Haider said in a 2015 address to the American Humanist Association that "I always expected feeling unwelcome from Muslim audiences, but I did not anticipate an equal amount of hostility from my allies on the left." Her critics have accused her of being pro-war, on the far right, an Uncle Tom, a House Arab, and a native informant. Yet she maintains she is a progressive liberal and the organization EXMNA has no certain political affiliation.[11]

In 2016 a Wegmans in Fairfax, Virginia, refused to make a cake for the organization that was to be used in celebration of the third anniversary of the group's founding after a supervisor deemed the name of the group offensive; the company subsequently filled the cake order free of charge and issued an apology to EXMNA after legal intervention by a staff attorney from the Freedom From Religion Foundation who described the decision by the employee to refuse service as "a potential civil rights violation."[12][24]

In 2017 Facebook locked out EXMNA's account for a week because it had allegedly violated the company's terms of service although it did not specify which standards the account had allegedly violated.[25] The page was subsequently unblocked, with a Facebook spokesperson saying in an email to the Observer that "the pages were removed in error and restored as soon as we were able to investigate."[25]


In late 2015, EXMNA took over ownership of http://wikiislam.net, an anti-Islam wiki intended to be a "comprehensive and accurate source of information on Islam . . . based primarily on its own sources"[26]


  1. ^ "Muhammad Syed". Ex-Muslims of North America. March 8, 2015.
  2. ^ "Sarah Haider". Ex-Muslims of North America. March 8, 2015.
  3. ^ "Stephanie Tessier". Ex-Muslims of North America.
  4. ^ "Aysha Khan". Ex-Muslims of North America.
  5. ^ "Abdul Hurayrah". Ex-Muslims of North America.
  6. ^ "Ex-Muslims of North America Granted 501(c)(3) Nonprofit Status". Ex-Muslims of North America. October 29, 2014.
  7. ^ a b c "Ex-Muslims of North America launch campus tour". Ex-Muslims of North America. August 29, 2017.
  8. ^ a b "Leaving Islam for Atheism, and Finding a Much-Needed Place Among Peers". nytimes.com. May 23, 2014.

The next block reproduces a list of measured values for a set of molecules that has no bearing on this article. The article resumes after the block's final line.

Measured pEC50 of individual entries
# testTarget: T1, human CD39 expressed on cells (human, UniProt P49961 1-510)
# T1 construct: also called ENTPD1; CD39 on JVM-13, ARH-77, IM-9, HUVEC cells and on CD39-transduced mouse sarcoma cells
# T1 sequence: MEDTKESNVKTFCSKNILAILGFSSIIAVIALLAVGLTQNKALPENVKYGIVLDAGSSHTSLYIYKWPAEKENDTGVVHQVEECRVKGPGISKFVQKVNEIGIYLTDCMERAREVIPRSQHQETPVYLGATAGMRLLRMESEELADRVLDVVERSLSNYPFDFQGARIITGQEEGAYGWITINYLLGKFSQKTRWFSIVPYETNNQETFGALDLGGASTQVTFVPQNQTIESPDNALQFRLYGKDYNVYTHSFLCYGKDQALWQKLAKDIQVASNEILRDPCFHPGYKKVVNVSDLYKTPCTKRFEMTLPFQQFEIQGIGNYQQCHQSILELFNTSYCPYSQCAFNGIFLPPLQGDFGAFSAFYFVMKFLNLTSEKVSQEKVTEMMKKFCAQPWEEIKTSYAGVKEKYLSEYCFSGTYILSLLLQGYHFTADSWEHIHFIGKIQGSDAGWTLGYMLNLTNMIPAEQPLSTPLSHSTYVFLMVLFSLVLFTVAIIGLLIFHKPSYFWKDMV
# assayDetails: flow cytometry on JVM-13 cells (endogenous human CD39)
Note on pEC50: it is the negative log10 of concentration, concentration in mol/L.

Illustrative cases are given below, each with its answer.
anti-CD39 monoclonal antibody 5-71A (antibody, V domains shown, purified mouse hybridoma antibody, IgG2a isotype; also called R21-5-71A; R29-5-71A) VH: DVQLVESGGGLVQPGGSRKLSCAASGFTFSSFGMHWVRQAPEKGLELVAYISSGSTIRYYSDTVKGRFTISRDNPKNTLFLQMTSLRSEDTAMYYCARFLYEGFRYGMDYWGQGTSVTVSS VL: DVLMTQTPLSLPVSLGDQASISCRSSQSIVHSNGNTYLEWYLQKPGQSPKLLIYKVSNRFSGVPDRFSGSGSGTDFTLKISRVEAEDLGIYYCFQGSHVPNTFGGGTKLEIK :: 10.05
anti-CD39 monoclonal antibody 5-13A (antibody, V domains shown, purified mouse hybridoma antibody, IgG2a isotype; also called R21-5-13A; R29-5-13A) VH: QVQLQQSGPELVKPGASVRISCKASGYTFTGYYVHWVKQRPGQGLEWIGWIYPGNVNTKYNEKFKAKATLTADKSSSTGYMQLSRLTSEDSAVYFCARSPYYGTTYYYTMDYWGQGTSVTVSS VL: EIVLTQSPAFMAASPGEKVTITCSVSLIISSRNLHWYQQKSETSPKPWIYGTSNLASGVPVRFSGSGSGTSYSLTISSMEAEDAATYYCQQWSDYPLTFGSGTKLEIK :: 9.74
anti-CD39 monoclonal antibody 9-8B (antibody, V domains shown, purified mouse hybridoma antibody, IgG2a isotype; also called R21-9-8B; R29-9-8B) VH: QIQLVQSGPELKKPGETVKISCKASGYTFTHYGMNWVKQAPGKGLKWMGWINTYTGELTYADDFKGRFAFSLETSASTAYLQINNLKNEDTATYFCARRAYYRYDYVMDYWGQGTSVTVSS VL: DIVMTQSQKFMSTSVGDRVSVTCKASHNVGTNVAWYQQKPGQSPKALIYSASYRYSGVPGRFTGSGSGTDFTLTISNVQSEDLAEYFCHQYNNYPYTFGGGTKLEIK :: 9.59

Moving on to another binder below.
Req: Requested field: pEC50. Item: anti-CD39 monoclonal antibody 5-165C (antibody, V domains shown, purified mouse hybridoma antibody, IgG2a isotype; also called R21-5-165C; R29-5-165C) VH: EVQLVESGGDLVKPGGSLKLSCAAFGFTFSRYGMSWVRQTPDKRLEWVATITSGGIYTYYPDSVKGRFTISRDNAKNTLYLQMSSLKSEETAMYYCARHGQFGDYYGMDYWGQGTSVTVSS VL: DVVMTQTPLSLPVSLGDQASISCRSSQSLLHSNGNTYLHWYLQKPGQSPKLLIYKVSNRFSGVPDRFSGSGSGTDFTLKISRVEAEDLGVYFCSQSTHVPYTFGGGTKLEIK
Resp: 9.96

9. ^ a b c d Amos, Owen (December 29, 2017). "They left Islam and now tour the US to talk about it". BBC News.
  10. ^ a b c d "About Us". EXMNA.
  11. ^ a b c Hrishikesh, Joshi (February 3, 2017). "Leaving Islam in North America". National Review. Archived from the original on July 5, 2018.
  12. ^ a b Clausen, Todd (June 23, 2016). "Clausen: Wegmans says Ex-Muslims group can buy cake". Democrat and Chronicle.
  13. ^ [1]
  14. ^ Ngo, Andy (May 23, 2017). "Inside the Secret World of Ex-Muslims". National Review.
  15. ^ [2]
  16. ^ [3]
  17. ^ Amos, Owen (February 26, 2018). "Ex-Muslims: The American who fled 'gay conversion' in Africa". BBC News.
  18. ^ "Escaping gay conversion therapy in Kenya"
  19. ^ "14 campaign groups ask Pakistan to stop its censorship of 'blasphemous' Twitter content". Humanists UK. June 10, 2014.
  20. ^ Kellner, Mark A. (June 10, 2014). "Secularists band together to fight Pakistan's #TwitterTheocracy blockings". Deseret News.
  21. ^ Kellner, Mark A. (June 18, 2014). "Twitter relents, won't allow Pakistan government to block controversial messages". Deseret News.
  24. ^ Gryboski, Michael (June 21, 2016). "Wegmans Apologizes for Refusing to Bake Cake for Ex-Muslims". Christian Post.
  25. ^ a b Bonazzo, John (12 May 2017). "Facebook Blocks Posts From Atheist, Ex-Muslim Pages". Observer.
  26. ^ "About WikiIslam". WikiIslam. Archived from the original on 30 June 2018. Retrieved 5 July 2018.